Houthis Again Obstruct Meeting of Hodeidah’s RCC
Representatives from the Iran-backed Houthi militias have once again paralyzed a meeting for the UN Redeployment Coordination Committee (RCC) tasked with observing and supporting the implementation of the Stockholm Agreement on the Yemeni Red Sea port city of Hodeidah.
The spokesman for the Yemeni government's delegation to the RCC, Sadiq Dweid, told Asharq Al-Awsat that Houthis refused to attend Monday’s meeting because it was set to be held in a location lying under the control of the legitimate government.
According to the first stage of the Stockholm Agreement, which was struck between the two sides in December, Houthis should pull back five kilometers from the ports of Saleef and Ras Issa.
Dweid said that the insurgents’ intransigence and their constant rejection to withdraw from the ports, have compelled the head of the UN observer mission in Yemen, Danish former general Michael Lollesgaard, to propose a new concept for redeployment by deploying observers to verify the pullout.
“Members of the coast guard will remain at their current positions in limited numbers,” Dweid said, adding that in the second phase of the deal, the UN team should confirm that coast guards and local police forces are not affiliated to the Houthis.
The spokesperson said the redeployment would take place amid mine clearance.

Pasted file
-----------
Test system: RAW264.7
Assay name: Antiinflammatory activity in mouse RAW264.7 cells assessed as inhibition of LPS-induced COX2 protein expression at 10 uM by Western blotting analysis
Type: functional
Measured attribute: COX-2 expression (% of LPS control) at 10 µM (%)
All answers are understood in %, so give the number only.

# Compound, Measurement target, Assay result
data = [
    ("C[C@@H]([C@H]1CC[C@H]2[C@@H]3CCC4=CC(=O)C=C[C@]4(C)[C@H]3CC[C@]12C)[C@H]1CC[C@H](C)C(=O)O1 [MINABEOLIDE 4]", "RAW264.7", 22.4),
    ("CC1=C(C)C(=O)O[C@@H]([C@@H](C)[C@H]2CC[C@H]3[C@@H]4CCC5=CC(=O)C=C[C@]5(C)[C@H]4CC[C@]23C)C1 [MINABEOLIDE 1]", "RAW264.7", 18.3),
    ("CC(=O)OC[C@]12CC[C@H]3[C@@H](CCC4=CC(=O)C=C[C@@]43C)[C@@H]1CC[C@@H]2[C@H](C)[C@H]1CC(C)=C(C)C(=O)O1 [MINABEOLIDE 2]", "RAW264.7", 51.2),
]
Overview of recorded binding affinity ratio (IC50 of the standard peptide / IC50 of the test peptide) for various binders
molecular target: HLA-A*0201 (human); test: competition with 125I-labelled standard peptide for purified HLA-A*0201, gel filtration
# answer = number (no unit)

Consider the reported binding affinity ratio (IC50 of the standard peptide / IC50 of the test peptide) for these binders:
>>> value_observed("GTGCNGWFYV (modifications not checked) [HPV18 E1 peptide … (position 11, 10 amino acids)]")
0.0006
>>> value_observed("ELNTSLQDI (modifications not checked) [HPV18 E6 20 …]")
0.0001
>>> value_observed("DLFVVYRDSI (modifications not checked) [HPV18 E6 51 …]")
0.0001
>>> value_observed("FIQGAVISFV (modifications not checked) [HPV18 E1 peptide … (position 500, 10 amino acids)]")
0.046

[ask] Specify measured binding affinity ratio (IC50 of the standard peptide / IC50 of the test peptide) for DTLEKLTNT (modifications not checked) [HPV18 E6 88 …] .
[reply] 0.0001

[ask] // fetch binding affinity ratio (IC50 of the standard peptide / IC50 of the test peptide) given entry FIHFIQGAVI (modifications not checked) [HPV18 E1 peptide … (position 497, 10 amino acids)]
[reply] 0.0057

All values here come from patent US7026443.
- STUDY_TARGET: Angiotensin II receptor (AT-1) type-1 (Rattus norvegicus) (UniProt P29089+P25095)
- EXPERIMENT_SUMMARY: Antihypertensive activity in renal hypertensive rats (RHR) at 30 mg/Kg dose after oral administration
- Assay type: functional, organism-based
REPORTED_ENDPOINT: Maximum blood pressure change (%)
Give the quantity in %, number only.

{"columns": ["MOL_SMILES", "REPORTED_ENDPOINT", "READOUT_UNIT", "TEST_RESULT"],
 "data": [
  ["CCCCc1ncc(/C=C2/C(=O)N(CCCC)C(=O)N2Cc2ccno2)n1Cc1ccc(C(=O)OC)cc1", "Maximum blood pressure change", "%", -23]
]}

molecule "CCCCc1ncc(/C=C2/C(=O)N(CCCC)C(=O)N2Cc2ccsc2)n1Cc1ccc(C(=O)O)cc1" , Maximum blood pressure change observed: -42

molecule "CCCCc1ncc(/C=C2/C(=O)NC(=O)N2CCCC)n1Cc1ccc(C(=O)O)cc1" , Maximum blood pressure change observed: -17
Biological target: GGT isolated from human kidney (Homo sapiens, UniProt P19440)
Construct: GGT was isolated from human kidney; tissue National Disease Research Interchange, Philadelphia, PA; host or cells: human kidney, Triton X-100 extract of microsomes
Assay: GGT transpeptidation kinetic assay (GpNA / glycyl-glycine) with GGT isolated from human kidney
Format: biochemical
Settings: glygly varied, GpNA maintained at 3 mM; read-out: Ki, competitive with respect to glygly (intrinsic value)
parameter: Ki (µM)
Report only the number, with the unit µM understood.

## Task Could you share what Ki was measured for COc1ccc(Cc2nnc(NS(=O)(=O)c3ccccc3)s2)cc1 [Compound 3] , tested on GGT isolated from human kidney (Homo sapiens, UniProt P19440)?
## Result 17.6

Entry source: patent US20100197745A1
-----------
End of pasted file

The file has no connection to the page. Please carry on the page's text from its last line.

According to Dweid, Houthis agreed on handing mine maps, except for one specific area, which they consider as their defense line.
The deal that was agreed in Stockholm, Sweden, in December was a first step to end Yemen's war. Houthis were given 21 days to implement the agreement and withdraw from Hodeidah.
However, the deadline has since passed without its implementation due to Houthi intransigence and the militias' constant rejection to withdraw from Hodeidah’s ports.
Meanwhile, Saudi Ambassador to Yemen Mohammed bin Saeed Al Jaber, who is also Supervisor of the Saudi Program for Yemen's Development and Rehabilitation, said Sunday the Kingdom has provided support worth $2.2 billion for Yemen in 2018 in addition to another $1 billion deposited earlier.
He said that his country has provided bank credits worth more than $805 million to cover food purchases for the Yemeni people without discrimination.